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Is Private School Better Than Public School?
Q: My eight-year-old daughter was recently tested by her public school gifted specialist and scored in the 99th and 98th percentile on all categories. Her IQ score is 138. She was then "identified" and admitted to the gifted program in our system (in North Carolina). Unfortunately, this only provides her with one hour a week with the gifted specialist. Frankly, this seems quite inadequate to me. Her class size is 24, with a wide range of academic abilities represented. My husband and I are investigating a local, well-respected private school, where the class size is 18 and the academic range is skewed towards more advanced kids by virtue of their admission requirements. This school costs over $8,000 per year and we are not wealthy. Our four-year-old son also seems gifted and I need to consider offering this to him, too. If there is a clear benefit in the private school, we will find a way for this to happen. How important is this overall?
- Is there hard evidence that gifted kids do better in a private school setting when the class size and demographics are similar to those I described? Can you steer me towards any articles that touch on this?
- Will I significantly hurt my son if I place him first in the public system, and allow him to change schools in a few years when money is (hopefully) more plentiful?
- Is there an optimum age for a gifted child to move to this smaller class structure?
- Are there programs that my public school may not be offering us that we may be entitled to now that she has been identified, and how do I go about finding this information?
A: In North Carolina, each district is required to have a plan for gifted education. Your first step is to get a copy of this plan and to read it carefully to see what options can be made available to your daughter and later to your son. Although your child only receives formal services for one hour a week she should be getting additional support through curriculum differentiation in her general education classroom. Ask to meet with her teacher and the gifted specialist to develop a differentiated education plan outlining how her needs will be met in reading and math, and what extended learning opportunities she will receive. Can she work with a class a grade or two ahead? Is there a junior Great Books program for reading enrichment? What computer software is available for her to use? Will the teacher agree to use curriculum compacting to adjust the pace of your child's learning?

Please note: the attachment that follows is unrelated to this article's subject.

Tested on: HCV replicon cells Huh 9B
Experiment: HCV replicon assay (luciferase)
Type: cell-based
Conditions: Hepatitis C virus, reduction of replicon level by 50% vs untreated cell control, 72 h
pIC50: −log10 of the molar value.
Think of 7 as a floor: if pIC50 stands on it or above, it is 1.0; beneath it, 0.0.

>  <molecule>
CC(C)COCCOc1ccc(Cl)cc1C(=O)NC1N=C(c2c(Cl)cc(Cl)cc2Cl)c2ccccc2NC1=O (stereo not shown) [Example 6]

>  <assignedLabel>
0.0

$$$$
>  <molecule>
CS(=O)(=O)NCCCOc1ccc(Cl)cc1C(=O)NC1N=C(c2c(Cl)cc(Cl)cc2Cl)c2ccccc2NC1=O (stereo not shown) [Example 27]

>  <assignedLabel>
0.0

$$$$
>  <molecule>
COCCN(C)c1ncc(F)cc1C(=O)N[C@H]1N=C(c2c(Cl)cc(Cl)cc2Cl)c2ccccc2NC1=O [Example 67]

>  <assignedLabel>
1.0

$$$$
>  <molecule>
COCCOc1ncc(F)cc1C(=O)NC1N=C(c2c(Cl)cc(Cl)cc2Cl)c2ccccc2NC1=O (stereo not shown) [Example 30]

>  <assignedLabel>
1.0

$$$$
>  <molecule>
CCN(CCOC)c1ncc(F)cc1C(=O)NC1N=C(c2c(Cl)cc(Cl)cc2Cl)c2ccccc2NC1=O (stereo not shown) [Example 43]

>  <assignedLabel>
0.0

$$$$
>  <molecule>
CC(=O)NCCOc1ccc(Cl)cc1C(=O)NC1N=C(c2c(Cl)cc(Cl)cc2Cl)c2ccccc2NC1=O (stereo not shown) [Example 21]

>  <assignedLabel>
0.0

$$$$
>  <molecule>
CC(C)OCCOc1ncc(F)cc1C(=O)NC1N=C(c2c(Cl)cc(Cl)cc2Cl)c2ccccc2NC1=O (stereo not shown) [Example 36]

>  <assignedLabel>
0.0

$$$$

Private schools may be an option -- and may be where you end up -- but I would not rush into this decision without exploring how to increase the services offered by the public schools. There is no evidence that gifted children do better in private vs. public schools. They do best when their needs are met, and there is likely more that can be done right now in her current school. Good luck.
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Mary Ruth Coleman is the director of Project U-STARS (Using Science Talent and Abilities to Recognize Students) at the Frank Porter Graham Child Development Center, the University of North Carolina at Chapel Hill. Coleman has taught in both general and gifted educational programs in both public and private schools.